[FOM] Wildberger on Foundations
Craig Smorynski
smorynski at sbcglobal.net
Thu Jul 19 13:29:55 EDT 2012
When I was a student there was a very rigorous calculus textbook by Johnson and Kiokemeister. More to my liking were the pair
Calculus with Analytic Geometry
Vector Calculus and Differential Equations
by Albert G. Fadell, both published by van Nostrand (1964 and 1968, respectively).
On the matter of the foundations of the real number line, I might note that I give an exhaustive treatment in my Adventures in Formalism, discussing treatments by Bolzano, Weierstrass (not quite so exhaustive), Dedekind (overly detailed), and Heine-Cantor-Meray using Cauchy sequences. (End of advertisement.)
Also by way of an advertisement, I might mention my upcoming A Treatise on the Binomial Theorem in which I discuss the development of rigour as it was needed to provide a genuine proof of Newton's binomial theorem, first with complete rigour by Bolzano and then Cauchy and finally almost completely rigorously by Abel.
On Jul 17, 2012, at 6:05 AM, Arnon Avron wrote:
> On Wed, Jul 11, 2012 at 12:51:02PM -0400, joeshipman at aol.com wrote:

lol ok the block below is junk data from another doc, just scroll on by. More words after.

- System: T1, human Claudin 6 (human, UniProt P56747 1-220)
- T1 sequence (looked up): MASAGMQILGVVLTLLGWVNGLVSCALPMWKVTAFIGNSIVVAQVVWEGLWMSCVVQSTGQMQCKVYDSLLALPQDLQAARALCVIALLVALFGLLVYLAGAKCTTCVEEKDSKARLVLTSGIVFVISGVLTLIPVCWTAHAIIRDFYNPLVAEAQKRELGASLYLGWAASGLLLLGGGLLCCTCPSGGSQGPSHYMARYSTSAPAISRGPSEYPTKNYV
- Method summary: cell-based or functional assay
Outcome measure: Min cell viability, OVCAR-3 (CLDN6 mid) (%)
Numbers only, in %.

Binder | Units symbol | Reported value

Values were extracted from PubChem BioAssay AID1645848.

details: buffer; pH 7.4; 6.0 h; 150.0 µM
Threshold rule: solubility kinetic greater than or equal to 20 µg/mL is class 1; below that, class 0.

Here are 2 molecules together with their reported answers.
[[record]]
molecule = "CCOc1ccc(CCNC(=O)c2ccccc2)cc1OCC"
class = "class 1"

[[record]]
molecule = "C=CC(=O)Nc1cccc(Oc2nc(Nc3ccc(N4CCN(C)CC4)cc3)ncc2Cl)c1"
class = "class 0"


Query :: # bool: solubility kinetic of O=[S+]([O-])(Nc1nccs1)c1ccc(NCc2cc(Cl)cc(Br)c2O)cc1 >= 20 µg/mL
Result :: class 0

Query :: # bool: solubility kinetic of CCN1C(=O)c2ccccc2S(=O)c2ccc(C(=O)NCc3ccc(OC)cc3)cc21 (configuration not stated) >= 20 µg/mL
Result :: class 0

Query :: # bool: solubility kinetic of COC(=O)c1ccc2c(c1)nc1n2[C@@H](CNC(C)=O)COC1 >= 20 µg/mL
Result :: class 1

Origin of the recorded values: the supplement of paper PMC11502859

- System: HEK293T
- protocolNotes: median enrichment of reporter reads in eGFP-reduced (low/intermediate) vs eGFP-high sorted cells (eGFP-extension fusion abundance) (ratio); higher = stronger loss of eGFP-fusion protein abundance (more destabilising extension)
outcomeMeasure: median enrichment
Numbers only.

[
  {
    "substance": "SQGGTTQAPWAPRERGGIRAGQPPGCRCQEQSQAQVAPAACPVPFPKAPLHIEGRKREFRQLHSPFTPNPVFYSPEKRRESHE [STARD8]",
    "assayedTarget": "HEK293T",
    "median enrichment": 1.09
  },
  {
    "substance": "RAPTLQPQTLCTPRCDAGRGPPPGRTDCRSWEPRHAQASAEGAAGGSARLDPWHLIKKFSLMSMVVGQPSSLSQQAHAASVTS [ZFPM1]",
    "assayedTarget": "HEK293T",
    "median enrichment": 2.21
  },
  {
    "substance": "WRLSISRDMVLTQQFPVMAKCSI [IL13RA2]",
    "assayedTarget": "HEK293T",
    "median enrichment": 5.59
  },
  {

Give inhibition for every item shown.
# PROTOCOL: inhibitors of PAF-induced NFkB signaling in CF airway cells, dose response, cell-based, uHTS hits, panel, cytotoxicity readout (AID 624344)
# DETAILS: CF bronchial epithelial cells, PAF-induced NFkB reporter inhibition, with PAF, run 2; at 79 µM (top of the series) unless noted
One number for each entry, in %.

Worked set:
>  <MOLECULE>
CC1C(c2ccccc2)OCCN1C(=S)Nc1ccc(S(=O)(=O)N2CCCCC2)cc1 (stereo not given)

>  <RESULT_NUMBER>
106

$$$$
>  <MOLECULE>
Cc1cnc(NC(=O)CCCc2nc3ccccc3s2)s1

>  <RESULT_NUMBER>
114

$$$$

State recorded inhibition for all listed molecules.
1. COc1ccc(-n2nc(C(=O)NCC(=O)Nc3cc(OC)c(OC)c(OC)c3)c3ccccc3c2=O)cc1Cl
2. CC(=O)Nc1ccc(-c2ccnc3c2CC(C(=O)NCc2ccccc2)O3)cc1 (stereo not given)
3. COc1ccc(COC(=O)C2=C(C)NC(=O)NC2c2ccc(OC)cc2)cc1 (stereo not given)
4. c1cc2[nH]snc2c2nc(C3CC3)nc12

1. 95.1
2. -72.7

>
>> In his discussion with me, he asks for examples of texts where the
>> modern framework of Analysis is developed completely rigorously from
>> first principles.
>>
>> Can anyone suggest some source books that might satisfy his request?
>
> Here are two books which were used as the main textbooks in undergrduate
> courses I took about 40 years ago in Tel-Aviv university, and come
> close to this ideal:
>
> G. M. Fikhtengol'ts: The fundamentals of Mathematical Analysis
>
> This is the book from which I have learned Analysis. It
> starts with a rigorous introduction of the real numbers as
> Dedekind cuts, and continue to provide rigorous definitions and proofs
> in both of its two comprehensive volumes. It does not provide a list of
> "basic principles", though.
>
> J. Dugundji: Topology
>
> This book is not a book in analysis. However, it is relevant here
> because it is almost fully self-contained. It starts from elementary
> set theorys, and it even provides a full list of axioms (GB in an
> informal form).
>
> And I should mention of course also Feferman's classic book on the
> number systems.
>
>
> Arnon Avron
>
>
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Craig
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